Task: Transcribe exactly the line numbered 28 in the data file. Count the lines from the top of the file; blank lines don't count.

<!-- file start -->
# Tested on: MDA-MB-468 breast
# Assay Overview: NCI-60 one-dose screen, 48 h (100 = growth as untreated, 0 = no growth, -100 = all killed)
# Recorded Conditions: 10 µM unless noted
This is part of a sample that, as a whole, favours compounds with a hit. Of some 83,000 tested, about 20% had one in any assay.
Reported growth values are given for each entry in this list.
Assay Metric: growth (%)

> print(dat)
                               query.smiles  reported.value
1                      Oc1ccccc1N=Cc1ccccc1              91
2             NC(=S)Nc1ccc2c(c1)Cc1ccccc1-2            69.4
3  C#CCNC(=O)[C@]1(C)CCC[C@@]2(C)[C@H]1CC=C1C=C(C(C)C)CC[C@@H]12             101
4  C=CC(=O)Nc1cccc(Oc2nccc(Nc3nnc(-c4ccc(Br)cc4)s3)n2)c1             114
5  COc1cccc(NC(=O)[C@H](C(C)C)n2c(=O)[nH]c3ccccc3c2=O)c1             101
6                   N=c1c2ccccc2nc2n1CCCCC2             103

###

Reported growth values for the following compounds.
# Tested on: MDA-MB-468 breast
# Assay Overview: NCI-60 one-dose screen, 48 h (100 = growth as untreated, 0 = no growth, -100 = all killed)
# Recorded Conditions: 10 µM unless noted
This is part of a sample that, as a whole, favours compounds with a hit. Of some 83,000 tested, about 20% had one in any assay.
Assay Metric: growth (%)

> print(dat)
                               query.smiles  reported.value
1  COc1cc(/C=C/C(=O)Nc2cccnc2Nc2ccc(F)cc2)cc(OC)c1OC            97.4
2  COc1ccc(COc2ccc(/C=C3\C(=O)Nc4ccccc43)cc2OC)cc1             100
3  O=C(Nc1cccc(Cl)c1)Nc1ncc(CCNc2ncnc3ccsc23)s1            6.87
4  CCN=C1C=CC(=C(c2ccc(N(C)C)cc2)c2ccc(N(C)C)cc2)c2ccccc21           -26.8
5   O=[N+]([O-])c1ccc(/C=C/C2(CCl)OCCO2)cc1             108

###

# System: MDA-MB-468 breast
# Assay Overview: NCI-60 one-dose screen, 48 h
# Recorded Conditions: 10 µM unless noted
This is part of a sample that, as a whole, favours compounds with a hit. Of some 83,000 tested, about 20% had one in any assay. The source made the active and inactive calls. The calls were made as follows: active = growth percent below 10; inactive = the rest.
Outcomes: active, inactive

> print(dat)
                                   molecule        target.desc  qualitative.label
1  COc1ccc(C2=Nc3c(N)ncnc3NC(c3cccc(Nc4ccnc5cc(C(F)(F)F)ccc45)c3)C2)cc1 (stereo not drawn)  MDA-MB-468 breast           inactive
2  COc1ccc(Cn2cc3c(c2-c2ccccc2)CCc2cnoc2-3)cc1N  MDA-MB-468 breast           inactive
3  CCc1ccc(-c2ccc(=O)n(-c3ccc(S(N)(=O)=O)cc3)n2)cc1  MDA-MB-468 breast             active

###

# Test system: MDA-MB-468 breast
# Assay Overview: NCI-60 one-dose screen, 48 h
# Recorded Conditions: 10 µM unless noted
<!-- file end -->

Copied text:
5   O=[N+]([O-])c1ccc(/C=C/C2(CCl)OCCO2)cc1             108